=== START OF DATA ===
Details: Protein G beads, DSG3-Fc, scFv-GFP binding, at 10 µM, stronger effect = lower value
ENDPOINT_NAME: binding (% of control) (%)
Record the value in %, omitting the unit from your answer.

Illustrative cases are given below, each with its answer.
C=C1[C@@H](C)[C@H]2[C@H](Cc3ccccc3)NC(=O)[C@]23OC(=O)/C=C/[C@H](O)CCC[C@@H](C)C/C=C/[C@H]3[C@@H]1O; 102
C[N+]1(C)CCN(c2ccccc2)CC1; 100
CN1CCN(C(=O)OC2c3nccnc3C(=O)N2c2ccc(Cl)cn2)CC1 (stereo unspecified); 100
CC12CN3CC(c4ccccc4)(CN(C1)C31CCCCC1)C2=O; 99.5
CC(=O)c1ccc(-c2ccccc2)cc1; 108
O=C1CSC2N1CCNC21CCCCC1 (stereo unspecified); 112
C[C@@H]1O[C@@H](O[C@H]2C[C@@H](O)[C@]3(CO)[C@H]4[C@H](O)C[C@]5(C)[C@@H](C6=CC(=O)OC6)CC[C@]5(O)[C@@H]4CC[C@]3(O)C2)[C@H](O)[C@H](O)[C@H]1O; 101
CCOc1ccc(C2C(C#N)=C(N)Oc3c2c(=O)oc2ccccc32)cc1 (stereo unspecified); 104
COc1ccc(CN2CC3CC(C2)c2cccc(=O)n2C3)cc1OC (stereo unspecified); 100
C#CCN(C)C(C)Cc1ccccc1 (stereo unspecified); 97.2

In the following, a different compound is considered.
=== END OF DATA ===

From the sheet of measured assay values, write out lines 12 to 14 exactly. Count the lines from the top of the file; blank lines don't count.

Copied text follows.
CCOc1ccc(C2C(C#N)=C(N)Oc3c2c(=O)oc2ccccc32)cc1 (stereo unspecified); 104
COc1ccc(CN2CC3CC(C2)c2cccc(=O)n2C3)cc1OC (stereo unspecified); 100
C#CCN(C)C(C)Cc1ccccc1 (stereo unspecified); 97.2